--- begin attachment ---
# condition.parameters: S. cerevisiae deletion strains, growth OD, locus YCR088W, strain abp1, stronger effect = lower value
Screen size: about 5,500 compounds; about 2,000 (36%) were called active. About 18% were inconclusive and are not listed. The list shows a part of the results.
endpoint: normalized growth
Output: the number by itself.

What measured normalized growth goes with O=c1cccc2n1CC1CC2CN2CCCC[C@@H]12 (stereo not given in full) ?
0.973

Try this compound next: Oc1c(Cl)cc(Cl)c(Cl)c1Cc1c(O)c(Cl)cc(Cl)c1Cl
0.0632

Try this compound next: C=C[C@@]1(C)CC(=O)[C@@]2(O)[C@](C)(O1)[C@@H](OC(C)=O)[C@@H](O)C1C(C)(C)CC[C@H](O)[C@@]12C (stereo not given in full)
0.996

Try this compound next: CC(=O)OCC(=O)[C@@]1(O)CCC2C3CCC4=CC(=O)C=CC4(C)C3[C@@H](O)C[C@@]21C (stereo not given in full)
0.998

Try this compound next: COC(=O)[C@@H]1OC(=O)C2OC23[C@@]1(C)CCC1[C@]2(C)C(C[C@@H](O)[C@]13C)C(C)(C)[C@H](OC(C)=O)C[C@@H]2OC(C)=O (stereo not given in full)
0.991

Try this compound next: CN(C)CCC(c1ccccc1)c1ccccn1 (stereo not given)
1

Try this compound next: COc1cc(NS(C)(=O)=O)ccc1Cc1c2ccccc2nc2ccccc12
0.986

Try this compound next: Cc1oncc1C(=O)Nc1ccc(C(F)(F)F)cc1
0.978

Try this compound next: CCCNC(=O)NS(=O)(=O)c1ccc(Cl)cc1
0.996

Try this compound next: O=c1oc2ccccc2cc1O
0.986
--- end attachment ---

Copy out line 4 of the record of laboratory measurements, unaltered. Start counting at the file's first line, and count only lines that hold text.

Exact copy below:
Output: the number by itself.